Braves: The real secret behind Marcell Ozuna’s resurgence

Marcell Ozuna, Atlanta Braves. (Photo by Kevin D. Liles/Atlanta Braves/Getty Images)
Marcell Ozuna, Atlanta Braves. (Photo by Kevin D. Liles/Atlanta Braves/Getty Images) /

The secret sauce to Marcell Ozuna no longer being terrible for the Atlanta Braves is quite the revelation.

All it took was one swing to change the entire dynamic for Marcell Ozuna, possibly saving his Atlanta Braves tenure in the process.

Noah Griffith of Braves Today pointed out that a hit to the right side on May 2 was Ozuna’s first one of the season in which he didn’t pull. Ozuna is a notorious flailer at the plate, always pulling his front shoulder and trying to hit everything to the left-field foul pole, and beyond. A refined change at the plate has returned him to 2020 form, the one in which he led the NL in RBI and home runs.

After hitting .091 in April, Ozuna is slashing .343/.421/.746 with eight home runs, 19 RBI and 23 base knocks. He is spraying the ball all over the diamond, which has made it difficult for the opposition to play defense on him. Outside of Ronald Acuña Jr. being in the midst of an NL MVP-caliber season, one could easily argue that Ozuna has been the best Braves player in May so far.

The cool part about this is Ozuna has picked up the slack left by Austin Riley and Michael Harris II.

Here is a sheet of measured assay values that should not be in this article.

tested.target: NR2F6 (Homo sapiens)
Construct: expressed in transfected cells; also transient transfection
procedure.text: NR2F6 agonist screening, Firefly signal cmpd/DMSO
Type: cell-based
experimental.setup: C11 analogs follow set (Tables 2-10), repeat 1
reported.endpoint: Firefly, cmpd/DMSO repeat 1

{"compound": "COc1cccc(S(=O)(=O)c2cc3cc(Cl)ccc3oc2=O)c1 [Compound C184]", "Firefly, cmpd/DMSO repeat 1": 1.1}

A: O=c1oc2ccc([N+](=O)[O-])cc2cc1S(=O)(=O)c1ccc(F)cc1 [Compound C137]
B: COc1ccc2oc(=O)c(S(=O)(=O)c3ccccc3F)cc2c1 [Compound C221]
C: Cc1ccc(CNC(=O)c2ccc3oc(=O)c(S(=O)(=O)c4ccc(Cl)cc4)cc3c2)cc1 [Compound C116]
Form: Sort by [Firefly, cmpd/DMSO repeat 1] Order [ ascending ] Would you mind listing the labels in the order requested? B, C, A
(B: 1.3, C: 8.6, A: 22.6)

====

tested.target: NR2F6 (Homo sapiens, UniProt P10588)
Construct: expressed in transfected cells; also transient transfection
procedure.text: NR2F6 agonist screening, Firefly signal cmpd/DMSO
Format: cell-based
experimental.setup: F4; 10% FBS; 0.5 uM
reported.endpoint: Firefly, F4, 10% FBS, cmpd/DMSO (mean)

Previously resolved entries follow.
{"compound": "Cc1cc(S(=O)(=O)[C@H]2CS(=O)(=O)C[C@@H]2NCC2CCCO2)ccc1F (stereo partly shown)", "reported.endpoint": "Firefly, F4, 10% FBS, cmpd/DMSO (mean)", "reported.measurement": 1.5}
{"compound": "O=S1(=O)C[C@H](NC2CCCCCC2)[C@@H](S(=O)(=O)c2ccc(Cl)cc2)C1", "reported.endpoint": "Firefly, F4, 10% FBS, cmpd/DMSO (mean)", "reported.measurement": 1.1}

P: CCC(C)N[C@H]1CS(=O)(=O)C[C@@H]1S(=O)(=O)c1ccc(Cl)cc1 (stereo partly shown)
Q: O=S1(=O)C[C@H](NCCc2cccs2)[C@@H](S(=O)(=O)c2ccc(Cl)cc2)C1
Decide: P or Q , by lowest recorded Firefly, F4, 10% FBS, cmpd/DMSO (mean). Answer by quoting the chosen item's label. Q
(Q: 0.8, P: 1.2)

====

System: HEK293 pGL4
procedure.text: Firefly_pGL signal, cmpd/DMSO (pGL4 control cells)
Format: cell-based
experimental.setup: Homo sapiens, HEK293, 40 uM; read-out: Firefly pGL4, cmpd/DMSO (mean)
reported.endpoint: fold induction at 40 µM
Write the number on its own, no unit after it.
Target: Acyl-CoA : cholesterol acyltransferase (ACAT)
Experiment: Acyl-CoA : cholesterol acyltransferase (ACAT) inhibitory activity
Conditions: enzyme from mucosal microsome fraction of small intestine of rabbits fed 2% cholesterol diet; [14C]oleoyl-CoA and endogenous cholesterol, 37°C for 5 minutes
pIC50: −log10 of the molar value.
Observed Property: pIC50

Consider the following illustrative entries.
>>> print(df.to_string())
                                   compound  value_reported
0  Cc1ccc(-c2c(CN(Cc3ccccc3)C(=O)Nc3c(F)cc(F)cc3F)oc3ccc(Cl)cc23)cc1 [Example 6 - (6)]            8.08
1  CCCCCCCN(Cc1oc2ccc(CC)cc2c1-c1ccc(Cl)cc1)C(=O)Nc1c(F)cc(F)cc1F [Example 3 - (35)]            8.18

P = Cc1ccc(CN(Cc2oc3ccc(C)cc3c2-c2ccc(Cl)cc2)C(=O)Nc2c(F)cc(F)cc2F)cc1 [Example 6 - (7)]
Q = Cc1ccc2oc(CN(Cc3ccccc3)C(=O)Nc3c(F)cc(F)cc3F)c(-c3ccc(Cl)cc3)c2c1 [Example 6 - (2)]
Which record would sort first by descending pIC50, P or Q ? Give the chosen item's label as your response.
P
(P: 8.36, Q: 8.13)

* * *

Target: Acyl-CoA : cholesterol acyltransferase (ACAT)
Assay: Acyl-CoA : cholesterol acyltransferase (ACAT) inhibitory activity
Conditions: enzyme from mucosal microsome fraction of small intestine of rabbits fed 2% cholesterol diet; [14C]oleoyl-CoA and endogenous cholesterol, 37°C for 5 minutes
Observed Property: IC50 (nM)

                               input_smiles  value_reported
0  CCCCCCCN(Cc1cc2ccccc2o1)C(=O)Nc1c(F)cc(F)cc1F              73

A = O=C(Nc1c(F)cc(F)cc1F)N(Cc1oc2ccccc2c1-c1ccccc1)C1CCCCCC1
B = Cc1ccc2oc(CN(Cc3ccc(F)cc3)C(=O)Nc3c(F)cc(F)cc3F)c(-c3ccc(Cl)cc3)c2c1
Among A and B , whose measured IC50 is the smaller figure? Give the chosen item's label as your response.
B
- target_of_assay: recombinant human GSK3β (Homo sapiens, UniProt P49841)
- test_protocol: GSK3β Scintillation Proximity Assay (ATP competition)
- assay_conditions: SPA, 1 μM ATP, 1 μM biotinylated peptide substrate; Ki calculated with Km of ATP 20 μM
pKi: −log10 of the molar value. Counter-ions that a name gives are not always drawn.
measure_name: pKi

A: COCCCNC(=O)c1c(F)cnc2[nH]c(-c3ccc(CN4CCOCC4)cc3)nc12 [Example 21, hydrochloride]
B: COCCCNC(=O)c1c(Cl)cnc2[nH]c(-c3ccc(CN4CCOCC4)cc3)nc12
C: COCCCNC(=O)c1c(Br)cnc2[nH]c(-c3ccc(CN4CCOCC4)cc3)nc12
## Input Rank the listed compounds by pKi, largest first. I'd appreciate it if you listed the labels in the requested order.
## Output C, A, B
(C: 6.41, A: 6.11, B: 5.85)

Marcell Ozuna’s May offensive surge has come at perfect time for Atlanta Braves

Despite not being healthy for pretty much the entire season, the Braves have the best record in the National League by percentage points over the Los Angeles Dodgers, a team they narrowly avoided home sweep embarrassment to earlier this week. Atlanta also holds the largest lead of any first-place team in all of baseball, as the Braves are 5.5 games better than the New York Mets.

A big reason the Braves have been able to essentially hold serve after their blistering hot start to the regular season is that they seemingly beat up on inferior competition. While they have had trouble vs. fellow World Series contenders, Atlanta will regularly take two-of-three from a team it is way better than. It has also been a different cast of characters swinging the lumber every night.

While I do have reservations about how the starting rotation and bullpen will hold up long-term, I have faith that Atlanta’s lineup is too deep for all of its bats to grow cold at the same time. Riley seems to have turned a corner, while Harris seems to be still down bad. All the while, Ozuna continues to play at a level worthy of his contract that was deemed an albatross only weeks ago.

As long as Atlanta can lean on about three or four guys offensively, this team will be hard to beat.

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